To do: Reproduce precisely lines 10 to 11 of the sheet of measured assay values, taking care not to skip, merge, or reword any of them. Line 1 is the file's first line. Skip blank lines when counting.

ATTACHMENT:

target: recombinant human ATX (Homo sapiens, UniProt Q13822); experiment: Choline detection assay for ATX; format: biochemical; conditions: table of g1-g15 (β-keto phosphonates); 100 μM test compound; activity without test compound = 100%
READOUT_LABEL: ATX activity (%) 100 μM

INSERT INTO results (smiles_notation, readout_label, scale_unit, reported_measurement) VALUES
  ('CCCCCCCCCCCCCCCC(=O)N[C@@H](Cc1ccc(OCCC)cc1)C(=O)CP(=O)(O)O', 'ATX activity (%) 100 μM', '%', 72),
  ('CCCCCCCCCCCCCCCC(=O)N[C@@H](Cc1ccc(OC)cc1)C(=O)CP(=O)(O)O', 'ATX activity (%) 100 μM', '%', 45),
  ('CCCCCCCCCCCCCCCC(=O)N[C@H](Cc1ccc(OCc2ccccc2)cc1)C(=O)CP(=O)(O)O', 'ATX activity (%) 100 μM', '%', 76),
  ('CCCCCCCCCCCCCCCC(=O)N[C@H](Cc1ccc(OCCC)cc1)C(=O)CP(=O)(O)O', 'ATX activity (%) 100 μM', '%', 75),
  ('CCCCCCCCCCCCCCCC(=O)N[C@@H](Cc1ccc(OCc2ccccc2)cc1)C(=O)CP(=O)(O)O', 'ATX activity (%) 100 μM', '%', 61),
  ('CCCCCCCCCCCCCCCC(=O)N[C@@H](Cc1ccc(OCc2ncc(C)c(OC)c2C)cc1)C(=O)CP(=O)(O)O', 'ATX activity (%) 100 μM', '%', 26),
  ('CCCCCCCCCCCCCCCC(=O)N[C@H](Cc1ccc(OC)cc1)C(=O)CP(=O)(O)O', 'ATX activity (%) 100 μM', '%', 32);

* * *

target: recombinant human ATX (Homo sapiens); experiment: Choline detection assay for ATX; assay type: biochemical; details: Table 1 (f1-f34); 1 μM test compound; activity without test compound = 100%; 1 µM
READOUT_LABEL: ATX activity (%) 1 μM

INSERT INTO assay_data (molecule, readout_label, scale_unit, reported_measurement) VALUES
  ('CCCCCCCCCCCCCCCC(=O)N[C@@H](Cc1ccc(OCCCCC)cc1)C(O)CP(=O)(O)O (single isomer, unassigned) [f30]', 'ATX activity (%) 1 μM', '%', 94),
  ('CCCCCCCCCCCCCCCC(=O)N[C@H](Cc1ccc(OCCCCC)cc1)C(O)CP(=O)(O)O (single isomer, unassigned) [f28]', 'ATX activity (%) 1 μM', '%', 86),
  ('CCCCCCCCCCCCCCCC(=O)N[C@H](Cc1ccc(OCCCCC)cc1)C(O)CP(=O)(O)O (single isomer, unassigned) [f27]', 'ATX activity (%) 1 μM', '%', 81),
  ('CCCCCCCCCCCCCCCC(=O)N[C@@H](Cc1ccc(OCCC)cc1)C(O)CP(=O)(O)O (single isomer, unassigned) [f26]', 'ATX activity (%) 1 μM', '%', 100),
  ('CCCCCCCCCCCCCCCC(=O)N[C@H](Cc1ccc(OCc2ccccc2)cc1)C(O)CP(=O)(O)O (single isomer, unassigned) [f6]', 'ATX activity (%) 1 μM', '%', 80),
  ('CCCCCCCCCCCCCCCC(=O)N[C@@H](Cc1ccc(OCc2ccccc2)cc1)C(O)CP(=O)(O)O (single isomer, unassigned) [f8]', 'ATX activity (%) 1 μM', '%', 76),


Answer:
  ('CCCCCCCCCCCCCCCC(=O)N[C@H](Cc1ccc(OC)cc1)C(=O)CP(=O)(O)O', 'ATX activity (%) 100 μM', '%', 32);

* * *